Without any doubt this LP ranks as a classic release by anyone's standards. It is so good it hurts. A great idea,
if you have a midi stereo or reel to reel tape, is to record this non-stop concert on two LPs into one slab of
music. Put on your headphones, turn it up very, very loud and blow your mind. What is the record we are
talking about? None other than Space Ritual, with its massive fold-out cover, stunning artwork and design.
The music is loud, distorted (which gets more so as the LP passes), repetitive and relentless. It is also very
inventive. It features quite a lot off Doremi, as well as music unique to this record.  My choice for stunning
stuff is Sonic Attack, the very long Brainstorm and Master Of The Universe. Everyone should own this LP
which was released on U.A. in 1973 (UAD 60037/8) and reissued in 1981 on Liberty.

Hall Of The Mountain Grill appeared in 1974 on U.A. (UAG 29672) and has more superb artwork on the
sleeve as well as a printed inner, featuring the fun Legend Of Beenzon Toste. Continuing the many line-up
changes we have Dik Mik leaving and Simon House joining on keyboards and violin. The music moves away
from the style of the two previous LPs and is lighter and more complex with Psychedelic Warlords being the
standout track. Also featured are a couple of live tracks. A fine LP that is quite varied and gained a reissue in
1981 on the Liberty label.

Warrior On The Edge Of Time had an amazing sleeve that folded out into a full size shield coupled with
stunning artwork on the outer side. A truly incredible package complete with an inner liner printed with
relevant information. The music itself is very bright in tone and clear and striking. Assault And Battery and
The Golden Void combined in one track are ten minutes of sheer pleasure, and wonderful music. There are
also three tracks of poetry with Mike Moorcock, the author of various Fantasy novels guesting on vocals on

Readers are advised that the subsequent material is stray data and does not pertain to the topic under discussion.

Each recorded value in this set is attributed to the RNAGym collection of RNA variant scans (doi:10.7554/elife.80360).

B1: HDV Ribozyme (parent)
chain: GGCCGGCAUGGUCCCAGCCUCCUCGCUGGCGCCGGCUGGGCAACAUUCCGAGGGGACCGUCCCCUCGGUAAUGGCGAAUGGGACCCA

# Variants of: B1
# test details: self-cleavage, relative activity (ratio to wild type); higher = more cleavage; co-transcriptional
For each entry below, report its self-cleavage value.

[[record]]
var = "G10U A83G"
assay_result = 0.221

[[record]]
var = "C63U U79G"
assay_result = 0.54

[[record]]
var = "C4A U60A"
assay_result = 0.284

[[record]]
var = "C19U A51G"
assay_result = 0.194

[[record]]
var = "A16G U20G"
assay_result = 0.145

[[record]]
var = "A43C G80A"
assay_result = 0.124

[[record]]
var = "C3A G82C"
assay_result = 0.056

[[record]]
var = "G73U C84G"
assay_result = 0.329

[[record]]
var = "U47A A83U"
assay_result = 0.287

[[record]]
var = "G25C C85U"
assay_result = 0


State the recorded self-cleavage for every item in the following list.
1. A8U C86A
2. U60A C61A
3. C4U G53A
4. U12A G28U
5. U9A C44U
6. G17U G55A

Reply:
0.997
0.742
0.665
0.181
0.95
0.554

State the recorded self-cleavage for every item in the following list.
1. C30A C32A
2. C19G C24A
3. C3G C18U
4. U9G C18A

two of these. Overall, loads of synthesizers and mellotron (which is in effect an analogue predecessor of
today's digital samplers) wash over the record. In the continuing line-up change syndrome Allan Powell plays
the drums on this U.A. release (UAG 29766) from 1975. It was reissued in 1981 on Liberty.

All Change

The cover of Astounding Sounds Amazing Music moves away from the space theme and is quite strange. The
artwork is of course as good as ever. Inside is a printed inner sleeve with joke adverts containing the
information relevant to this LP. The music continues to change again with this LP containing fairly
conventional songs. Lemmy left prior to this and on the B-side of the single Kings Of Speed, taken from this
album, is the track Motorhead credited to Ian Kilminster (Lemmy's real name), thus sowing the seeds of the
group that was to go on to so much success. Released in 1976 this album was the first on the Charisma
record label (CDS4004).

The line-up now comprised Dave Brock, Nik Turner, Paul Rudolph, Allan Powell, Simon House, Simon King
and Bob Calvert. 1977 came along and with it Quark Strangeness And Charm on Charisma (CDS 4008). Nik
Turner, Allan Powell and Paul Rudolph left, although on the track Hassan-i-Sahba Rudolph is credited as
writer along with Bob Calvert.

The superb cover features a power station and the printed inner sleeve is a chart from some sort of measuring
instrument overlaid with lyrics and other information complete with crossed out mistakes. Contained and
explained in this is the fact that Adrian Shaw from Magic Muscle joined on bass. A fine LP with some great
music with Hassan-i-Sahba being my personal favourite.

Goodbye Hawkwind?

The next LP is a bit of a problem since it is actually by The Hawklords. This came about for reasons
unknown to me and perhaps some sort of legal reasons were responsible.  Nevertheless it is a Hawkwind
album and if I am correct was later re-released as Hawklords by Hawkwind. Whatever, Hawklords 25 Years
On is another fine album. Black and white features on both the sleeve and liner with a pink graffiti type
Hawklords logo across the front. Harvey Bainbridge, Martin Griffin, Steve Swindles, Les McClure and Henry
Lowther guest on various tracks. The music is again very good and also varied. I find Flying Doctor very,
very funny with it's comic lyrics and Australian-accented singing.  Released in 1978 on Charisma (CDS 4014).